Pathological Demand Avoidance (PDA) is a developmental disorder involving challenging behaviour clinically linked to Autism Spectrum Disorder (ASD). Many of the problematic features of PDA are often seen in persons with attention deficit hyperactivity disorder and impulsivity. ADHD and impulsivity are also common in the backgrounds of offenders.
Method and procedure: We examined if self-reported ASD, ADHD, impulsivity, and general personality traits such as low conscientiousness and low emotional stability predicted self-reported PDA scores, and which constructs contributed to the prediction of delinquency, recruiting 132 participants (mean age 34.6 years, SD = 10.9, range 18-68), of whom 126 cases had complete data.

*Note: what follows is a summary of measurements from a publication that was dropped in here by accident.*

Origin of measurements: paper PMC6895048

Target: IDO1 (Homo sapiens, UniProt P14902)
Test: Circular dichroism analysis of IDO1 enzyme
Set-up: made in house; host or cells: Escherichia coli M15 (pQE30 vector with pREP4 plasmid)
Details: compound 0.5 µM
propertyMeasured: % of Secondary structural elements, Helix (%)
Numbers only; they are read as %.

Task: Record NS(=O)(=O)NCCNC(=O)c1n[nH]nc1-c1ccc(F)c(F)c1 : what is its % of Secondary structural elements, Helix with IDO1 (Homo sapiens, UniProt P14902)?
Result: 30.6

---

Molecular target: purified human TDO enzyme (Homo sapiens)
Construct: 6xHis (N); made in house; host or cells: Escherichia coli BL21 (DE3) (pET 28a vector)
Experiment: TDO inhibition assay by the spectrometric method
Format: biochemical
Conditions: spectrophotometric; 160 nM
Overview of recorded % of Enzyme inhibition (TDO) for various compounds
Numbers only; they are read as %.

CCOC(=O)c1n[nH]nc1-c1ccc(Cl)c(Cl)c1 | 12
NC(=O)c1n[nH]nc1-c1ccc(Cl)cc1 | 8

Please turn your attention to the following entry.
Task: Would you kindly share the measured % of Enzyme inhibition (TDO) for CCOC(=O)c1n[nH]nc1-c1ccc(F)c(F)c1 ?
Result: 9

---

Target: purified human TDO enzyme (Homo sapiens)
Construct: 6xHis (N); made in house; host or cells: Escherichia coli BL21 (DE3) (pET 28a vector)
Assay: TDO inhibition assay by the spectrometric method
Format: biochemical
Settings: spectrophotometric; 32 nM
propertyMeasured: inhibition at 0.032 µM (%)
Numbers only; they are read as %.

Many of these constructs, but particularly ADHD (r = 0.71, p < 0.001) were significant correlates of PDA, the correlation between ASD and PDA was small, and did not predict PDA. Multiple regression indicated that a combination of higher attention deficit, antagonism, and lower emotional stability predicted 65 % of an individual's PDA score, but that their PDA score did not contribute to the prediction of delinquency.
This research indicates that, for community adult populations, self-reported individual differences in ADHD, emotional instability, and antagonism appear to better predict PDA than ASD. The association PDA has with delinquency may reflect these constructs, which are also correlates of offending.

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